But most of the men I spoke to didn’t rave about the piercing’s erotic powers. “After hundreds of orgasms it’s not that much better than before,” Chris concludes.
Genital piercings also come with a raft of potential complications. Given the risk of infection, sex must be avoided for two to four weeks after the procedure. But even after they heal, genital piercings can increase the risk of condom breakage. (There’s no conclusive research suggesting that genital piercing increases the risk of STDs, a common concern.) Travis says that because of stretching, he has had to increase his gauge size to a point where he no longer keeps the ring in during exercise or penetration. And the least sexy side effect is what he calls a need to “be creative with peeing.” Because Prince Albert piercings create a second hole in the urethra, men will have a double stream. (All the men I interviewed for this piece pee sitting down.)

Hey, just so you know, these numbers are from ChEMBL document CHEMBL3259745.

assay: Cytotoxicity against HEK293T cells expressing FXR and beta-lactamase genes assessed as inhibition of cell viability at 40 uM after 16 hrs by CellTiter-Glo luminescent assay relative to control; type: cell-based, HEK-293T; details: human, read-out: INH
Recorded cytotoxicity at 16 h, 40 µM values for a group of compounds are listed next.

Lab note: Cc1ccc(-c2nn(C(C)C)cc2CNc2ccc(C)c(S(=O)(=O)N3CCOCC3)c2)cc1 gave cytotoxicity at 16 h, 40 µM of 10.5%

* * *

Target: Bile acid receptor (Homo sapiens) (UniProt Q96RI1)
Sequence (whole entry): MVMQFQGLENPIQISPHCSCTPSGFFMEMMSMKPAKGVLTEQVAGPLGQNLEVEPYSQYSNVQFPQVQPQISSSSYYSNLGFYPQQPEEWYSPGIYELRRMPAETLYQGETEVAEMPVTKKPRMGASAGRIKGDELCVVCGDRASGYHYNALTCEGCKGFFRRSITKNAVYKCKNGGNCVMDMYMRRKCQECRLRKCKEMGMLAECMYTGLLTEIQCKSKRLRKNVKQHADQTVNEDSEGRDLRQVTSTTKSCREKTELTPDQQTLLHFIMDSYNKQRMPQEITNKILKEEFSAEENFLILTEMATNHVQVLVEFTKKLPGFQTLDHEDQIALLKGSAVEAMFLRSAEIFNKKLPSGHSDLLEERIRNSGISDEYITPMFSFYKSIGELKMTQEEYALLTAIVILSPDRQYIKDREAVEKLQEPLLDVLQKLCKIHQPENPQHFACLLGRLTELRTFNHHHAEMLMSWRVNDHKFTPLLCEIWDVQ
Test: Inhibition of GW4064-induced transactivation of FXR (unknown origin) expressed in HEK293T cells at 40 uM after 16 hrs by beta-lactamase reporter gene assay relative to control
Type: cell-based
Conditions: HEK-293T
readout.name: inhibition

Despite all this, neither Travis nor any of the other men I spoke with have plans to permanently remove their piercings. “I’ve had that point where I think, ‘Ah, I’m done with this,’ but then after one week or so I miss it,” Travis says.
Black, now a father of two, removed two of his five genital piercings when he and his wife were trying to conceive their first child because of the irritation caused during increased amounts of sex. He now only has a Prince Albert and lower scrotal piercing, which don’t seem to be going anywhere.
“The sense of self having piercings and tattoos is really wonderful, but once you delve into genital piercings you’ve crossed a line into a more extreme existence where any partner you ever meet will see you in a new light,” Black says. “It’s the most personal, it’s the most intimate, and it’s the most generally rewarding in terms of feeling,”
Tonya Riley is a freelance writer based in New York and an associate editor at Heleo. Her work has appeared in publications including Mic, Fusion, and The New Republic.